Office of the Board takes the pain out of being a Board Secretary

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The secretary of a board plays a critical role in fostering communication and ensuring proper management and utilization of important organizational records. Generally, an organization’s bylaws will set the duties of the secretary, however, duties may change depending on the organization. Typically, the secretary is responsible for:

The secretary is an active conduit for communication between the board and members, by giving proper notice of any meetings and timely distribution of materials such as agendas and meeting minutes. The secretary should be knowledgeable of the organization’s records and related materials. The secretary should aim to be helpful to the board as they discharge their fiduciary duties.

Scheduling, Notice, and Materials
The secretary is tasked with satisfying notice requirements and scheduling meetings to accommodate the directors. Generally, boards can more efficiently and effectively hold board meetings when the secretary prepares and provides meeting materials far enough in advance of the meeting for each director to review such materials, correct any errors, and prepare questions and comments.

Minutes of Meetings
The secretary is also charged with preparing accurate minutes of meetings. Minutes are an important organizational document and provide a memorialized chronology of key information such as board actions, elections of officers or directors, and certain reports from committees and officers. Meeting minutes can have vital legal significance in an IRS examination and as evidence in courts.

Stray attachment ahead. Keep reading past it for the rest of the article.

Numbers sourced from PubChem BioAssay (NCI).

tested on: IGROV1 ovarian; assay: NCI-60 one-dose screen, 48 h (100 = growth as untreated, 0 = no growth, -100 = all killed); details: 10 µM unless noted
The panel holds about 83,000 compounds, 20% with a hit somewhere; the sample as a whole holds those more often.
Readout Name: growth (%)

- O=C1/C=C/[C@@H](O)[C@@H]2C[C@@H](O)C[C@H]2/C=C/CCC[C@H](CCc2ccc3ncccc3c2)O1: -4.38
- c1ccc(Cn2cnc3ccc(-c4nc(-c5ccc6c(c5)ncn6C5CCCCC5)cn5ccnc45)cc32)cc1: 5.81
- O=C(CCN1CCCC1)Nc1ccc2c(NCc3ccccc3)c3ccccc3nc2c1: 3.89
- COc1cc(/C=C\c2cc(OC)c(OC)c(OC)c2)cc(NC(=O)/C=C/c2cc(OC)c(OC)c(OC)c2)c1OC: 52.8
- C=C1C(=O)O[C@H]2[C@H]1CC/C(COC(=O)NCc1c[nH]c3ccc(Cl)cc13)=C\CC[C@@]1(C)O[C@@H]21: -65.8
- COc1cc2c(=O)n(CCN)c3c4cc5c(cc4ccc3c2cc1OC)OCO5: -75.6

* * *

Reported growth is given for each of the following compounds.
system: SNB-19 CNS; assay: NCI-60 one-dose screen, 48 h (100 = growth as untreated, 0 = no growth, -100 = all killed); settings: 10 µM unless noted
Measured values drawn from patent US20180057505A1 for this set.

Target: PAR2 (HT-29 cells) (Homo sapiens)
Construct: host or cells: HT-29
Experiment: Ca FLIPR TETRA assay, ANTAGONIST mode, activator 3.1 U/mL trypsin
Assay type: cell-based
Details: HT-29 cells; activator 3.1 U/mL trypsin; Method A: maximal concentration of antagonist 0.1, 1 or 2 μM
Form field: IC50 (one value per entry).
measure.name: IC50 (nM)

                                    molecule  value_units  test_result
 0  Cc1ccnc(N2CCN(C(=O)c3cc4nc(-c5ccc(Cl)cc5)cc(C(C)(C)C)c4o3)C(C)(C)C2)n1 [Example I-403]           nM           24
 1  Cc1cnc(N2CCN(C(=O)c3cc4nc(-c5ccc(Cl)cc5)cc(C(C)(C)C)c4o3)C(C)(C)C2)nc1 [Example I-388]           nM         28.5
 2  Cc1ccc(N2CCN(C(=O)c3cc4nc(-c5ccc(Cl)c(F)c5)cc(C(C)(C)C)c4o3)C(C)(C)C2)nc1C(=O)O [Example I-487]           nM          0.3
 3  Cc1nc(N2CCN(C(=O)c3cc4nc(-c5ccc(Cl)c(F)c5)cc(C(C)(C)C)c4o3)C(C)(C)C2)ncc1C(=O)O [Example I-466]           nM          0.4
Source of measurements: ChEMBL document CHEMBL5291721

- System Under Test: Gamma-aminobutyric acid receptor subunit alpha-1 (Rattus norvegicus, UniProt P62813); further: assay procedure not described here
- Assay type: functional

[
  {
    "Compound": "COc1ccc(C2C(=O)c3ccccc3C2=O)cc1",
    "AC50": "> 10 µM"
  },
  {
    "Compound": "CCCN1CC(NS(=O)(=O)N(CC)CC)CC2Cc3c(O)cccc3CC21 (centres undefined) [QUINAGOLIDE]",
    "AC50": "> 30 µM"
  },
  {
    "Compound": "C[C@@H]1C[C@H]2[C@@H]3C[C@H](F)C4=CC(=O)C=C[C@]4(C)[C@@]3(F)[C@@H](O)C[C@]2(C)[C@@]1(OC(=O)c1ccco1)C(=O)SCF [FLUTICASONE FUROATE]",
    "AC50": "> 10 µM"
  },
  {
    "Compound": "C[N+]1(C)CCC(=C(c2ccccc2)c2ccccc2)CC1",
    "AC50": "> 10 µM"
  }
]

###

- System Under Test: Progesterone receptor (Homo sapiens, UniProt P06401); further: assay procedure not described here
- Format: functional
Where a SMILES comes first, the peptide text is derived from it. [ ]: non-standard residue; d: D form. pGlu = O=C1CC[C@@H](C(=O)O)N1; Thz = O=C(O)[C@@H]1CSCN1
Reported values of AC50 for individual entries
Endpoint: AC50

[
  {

Maintenance of Corporate Records 
As the custodian of the organization’s records, the secretary is responsible for maintaining accurate documentation and meeting legal requirements, such as annual filing deadlines. The secretary is responsible for reviewing and updating documents as necessary and ensuring all documents are safely stored and readily accessible for inspection by directors and/or members as required by applicable law.  Additionally, it is required that a nonprofit’s exemption application and past three annual tax returns are available for public inspection.

Tips for being an effective Board Secretary

  • Develop a board calendar with dates and deadlines for use by current and future boards
  • Compile and deliver timely board agenda and meeting packages
  • Take effective meeting minutes, and then modify, approve and store them
  • Maintain the association’s official records including governing documents, meeting agendas and materials, minutes, tax returns and other legally required documents
  • Be prepared to facilitate board member transitions

Office of the Board takes the pain out of being a Board secretary.  Each Office of the Board has risk intelligent features designed to allow Board secretaries to effectively perform their duties in the most efficient way.  All features and functions are Board centric so scheduling and calendaring board meetings and other important dates like required government filings are easy.  Or, maintaining legally required Official Records and having them available for director, member or the IRS to inspect preparing for meetings or performing an audit, is easy.  Preparing Board agendas and packages for meetings and then taking minutes and having Board members comment and approve minutes so that you can maintain them with the Official Records is also easy.  When you’re ready to hand over your work to the new secretary and Board, the complete historical record will be right there in one place in the Office of the Board, for a simple and effective transition.

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